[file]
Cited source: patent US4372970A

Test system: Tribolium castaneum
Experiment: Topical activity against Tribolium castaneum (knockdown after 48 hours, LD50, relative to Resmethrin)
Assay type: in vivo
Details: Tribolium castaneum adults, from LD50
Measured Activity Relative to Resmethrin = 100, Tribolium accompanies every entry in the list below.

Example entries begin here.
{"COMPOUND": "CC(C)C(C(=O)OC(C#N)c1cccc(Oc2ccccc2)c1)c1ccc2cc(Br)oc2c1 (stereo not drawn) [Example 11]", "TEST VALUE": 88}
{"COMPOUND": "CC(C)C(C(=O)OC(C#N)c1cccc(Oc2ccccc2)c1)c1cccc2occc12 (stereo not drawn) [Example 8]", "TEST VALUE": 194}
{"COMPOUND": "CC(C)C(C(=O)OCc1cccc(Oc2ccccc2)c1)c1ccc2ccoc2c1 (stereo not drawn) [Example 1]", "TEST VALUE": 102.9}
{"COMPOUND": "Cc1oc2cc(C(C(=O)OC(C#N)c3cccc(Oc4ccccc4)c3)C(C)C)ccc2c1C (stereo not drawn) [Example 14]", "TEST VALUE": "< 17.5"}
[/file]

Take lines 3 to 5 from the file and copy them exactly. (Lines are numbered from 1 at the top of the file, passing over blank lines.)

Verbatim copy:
Experiment: Topical activity against Tribolium castaneum (knockdown after 48 hours, LD50, relative to Resmethrin)
Assay type: in vivo
Details: Tribolium castaneum adults, from LD50